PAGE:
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Full-Text Articles in Political Science

The Path To Terrorism: The Islamic State And Its Recruitment Strategies, Laura Turner May 2018

The Path To Terrorism: The Islamic State And Its Recruitment Strategies, Laura Turner

Honors Scholar Theses

The Islamic State, commonly known as ISIS, a terrorist organization that commits acts of such brutality that even Al Qaeda has denounced it, has recruited approximately 21,000 foreign fighters from countries all over the world. Why is this group so appealing? What has made it so effective at recruitment? What methods does it employ to recruit so many individuals? This paper seeks to answer these questions by examining the recruitment strategies of ISIS. Case studies of individual foreign fighters are analyzed to assess the strength of three explanations of ISIS’ recruitment methods that dominate the current literature: strategic targeting ...


Analyzing Reproductive Policy: Patriarchal Legitimization And Women In Latin America, Shannon C. Magni May 2015

Analyzing Reproductive Policy: Patriarchal Legitimization And Women In Latin America, Shannon C. Magni

Honors Scholar Theses

This paper examines the way in which gendered violence is carried out as a way for the formal state and the Catholic Church to negotiate power. While examples of a much larger trend, three Latin American countries are discussed in detail. The first case occurred in Nicaragua, where a 9-year-old victim of rape was denied an abortion by both the state and the Church. The second case examined is the use of rape as a torture tactic by the military junta in Argentina during the Dirty War from 1976 to 1983. The final case examined is that of the forced ...


Microconsignment As Magic Or Sleight-Of-Hand: How Social Entrepreneurship Affects Women's Political And Economic Participation In Guatemala, Briana Bardos May 2015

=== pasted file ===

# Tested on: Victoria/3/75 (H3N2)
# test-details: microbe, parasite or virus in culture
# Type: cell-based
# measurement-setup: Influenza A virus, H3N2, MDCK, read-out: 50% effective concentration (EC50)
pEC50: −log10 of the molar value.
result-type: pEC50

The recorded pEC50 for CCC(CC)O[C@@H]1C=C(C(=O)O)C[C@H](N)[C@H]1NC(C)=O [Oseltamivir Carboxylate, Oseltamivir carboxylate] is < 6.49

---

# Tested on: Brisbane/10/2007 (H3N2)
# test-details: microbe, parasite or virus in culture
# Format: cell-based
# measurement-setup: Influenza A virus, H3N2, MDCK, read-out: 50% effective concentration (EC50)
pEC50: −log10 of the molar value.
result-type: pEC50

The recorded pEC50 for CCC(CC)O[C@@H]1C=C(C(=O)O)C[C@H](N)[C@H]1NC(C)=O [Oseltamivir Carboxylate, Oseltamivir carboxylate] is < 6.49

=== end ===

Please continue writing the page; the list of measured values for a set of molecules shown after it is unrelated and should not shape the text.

Microconsignment As Magic Or Sleight-Of-Hand: How Social Entrepreneurship Affects Women's Political And Economic Participation In Guatemala, Briana Bardos

Honors Scholar Theses

Much research has been done on increasing the amount of female participation in both the formal economy and political sphere across the globe. This project seeks to go beyond this idea and analyze whether economic empowerment leads to increased political participation. By analyzing a specific type of empowerment, social entrepreneurship, through the specific lens of Soluciones Comunitarias’ MicroConsignment Model, my paper looks to explore if and how women in Guatemala are affected by this model politically and economically. Existing work in the field of women’s social movements makes clear the linkage between social mobilization and positive outcomes, such as ...


Assessing “Mixed-Use” - Evaluating New Urbanism In New England, Michael K. Daniels May 2014

Assessing “Mixed-Use” - Evaluating New Urbanism In New England, Michael K. Daniels

Honors Scholar Theses

New urbanism is a movement in city and regional planning that is primarily based upon a return to mixed-use development. New urbanists contend that reintegrating land uses to make “walkable” urban neighborhoods will help increase residential financial diversity and make once downtrodden areas desirable again. It remains unclear if physical design changes can truly impact economic and social conditions. Is mixed-use development worth pursuing for cities looking to restore economic diversity? To investigate this question, I turn to two Southern New England cities of similar population which have faced parallel struggles: Worcester, Massachusetts and Providence, Rhode Island. I analyze the ...


Climate Change Vulnerabilities: Case Studies Of The Maldives And Kenya, Katherine A. Peinhardt May 2014

Climate Change Vulnerabilities: Case Studies Of The Maldives And Kenya, Katherine A. Peinhardt

Honors Scholar Theses

This paper examines the political and social vulnerabilities of climate change, with the use of two salient case studies, the Republic of the Maldives and Kenya as exemplars of effects observed and projected. The susceptibilities for each nation are examined, with unique sensitivities highlighted and common themes synthesized between the two states. Examples of existing conflict, and implications of projected territorial conflict will be discussed. Policy outcomes will also be discussed for the situation of each nation, each with its own set of contextual sensitivities in the face of climatic shifts. Generalized policy options will be proposed for the common ...


Adapting To A Changing Climate: Local Drivers For Policy Response, Andrew J. Bilich May 2014